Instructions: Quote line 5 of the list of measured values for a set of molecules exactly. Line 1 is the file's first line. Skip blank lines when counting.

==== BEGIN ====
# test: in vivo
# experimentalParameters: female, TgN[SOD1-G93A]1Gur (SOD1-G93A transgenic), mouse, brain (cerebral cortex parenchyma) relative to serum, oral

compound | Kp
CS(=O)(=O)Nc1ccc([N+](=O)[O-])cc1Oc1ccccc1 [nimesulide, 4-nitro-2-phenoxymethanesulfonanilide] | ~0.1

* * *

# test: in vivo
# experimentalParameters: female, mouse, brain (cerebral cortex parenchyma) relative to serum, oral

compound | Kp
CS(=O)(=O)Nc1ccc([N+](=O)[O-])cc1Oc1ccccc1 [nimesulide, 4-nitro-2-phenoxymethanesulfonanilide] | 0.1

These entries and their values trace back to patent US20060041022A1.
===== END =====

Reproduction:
* * *